Antioxidant effects of curcuminoids in patients with type 2 diabetes mellitus: a randomized controlled trial
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Oxidative stress has a key role in the pathogenesis of type II diabetes mellitus (T2DM) and its vascular complications. Antioxidant therapy has been suggested as a potential approach to blunt T2DM development and progression. The aim of this study was to assess the effects of supplementation with curcuminoids, which are natural polyphenolics from turmeric, on oxidative indices in diabetic individuals.
In this randomized double-blind placebo-controlled trial, 118 subjects with T2DM were randomized to curcuminoids (1000 mg/day co-administered with piperine 10 mg/day) or matching placebo for a period of 8 weeks. Serum total antioxidant capacity, superoxide dismutase (SOD) activities and malondialdehyde (MDA) concentrations were measured at baseline and after the supplementation period.
Curcuminoids supplementation caused a significant elevation in serum total antioxidant capacity (TAC) (p < 0.001) and SOD activities (p < 0.001), while serum MDA levels were significantly reduced compared with the placebo group (p < 0.001). These results remained statistically significant after adjustment for potential confounders (baseline differences in body mass index and fasting serum insulin).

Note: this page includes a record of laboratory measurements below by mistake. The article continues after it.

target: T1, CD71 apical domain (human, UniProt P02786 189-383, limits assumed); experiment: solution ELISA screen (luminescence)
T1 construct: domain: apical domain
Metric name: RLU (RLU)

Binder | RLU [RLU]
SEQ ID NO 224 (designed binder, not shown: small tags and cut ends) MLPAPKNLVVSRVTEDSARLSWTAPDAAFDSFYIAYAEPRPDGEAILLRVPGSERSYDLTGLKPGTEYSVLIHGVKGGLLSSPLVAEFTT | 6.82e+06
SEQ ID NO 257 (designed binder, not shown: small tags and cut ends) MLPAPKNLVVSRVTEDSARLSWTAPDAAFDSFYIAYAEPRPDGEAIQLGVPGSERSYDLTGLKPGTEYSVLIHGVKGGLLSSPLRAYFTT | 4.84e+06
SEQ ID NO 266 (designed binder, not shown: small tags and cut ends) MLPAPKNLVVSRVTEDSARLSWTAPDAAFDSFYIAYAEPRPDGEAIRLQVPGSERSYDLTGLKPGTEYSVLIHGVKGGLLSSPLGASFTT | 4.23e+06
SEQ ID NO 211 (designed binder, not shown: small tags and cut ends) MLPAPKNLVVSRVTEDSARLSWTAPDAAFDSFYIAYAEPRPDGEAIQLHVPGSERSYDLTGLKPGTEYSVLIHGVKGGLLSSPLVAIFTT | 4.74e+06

The present results support an antioxidant effect of curcuminoids supplementation in patients with T2DM, and call for future studies to assess the impact of these antioxidant effects on the occurrence of diabetic complications and cardiovascular endpoints.
KeywordsCurcumin Diabetes mellitus Oxidative stress Malondialdehyde Total antioxidant capacity Superoxide dismutase
This study was financially supported by Clinical Trial Research Center (Tehran, Iran). The authors gratefully acknowledge Sami Labs LTD (Bangalore, India) for providing the drug material used in this trial.
Compliance with ethical standards
Conflict of interest
Muhammed Majeed is the CEO of Sabinsa Corporation and Sami Labs Ltd.
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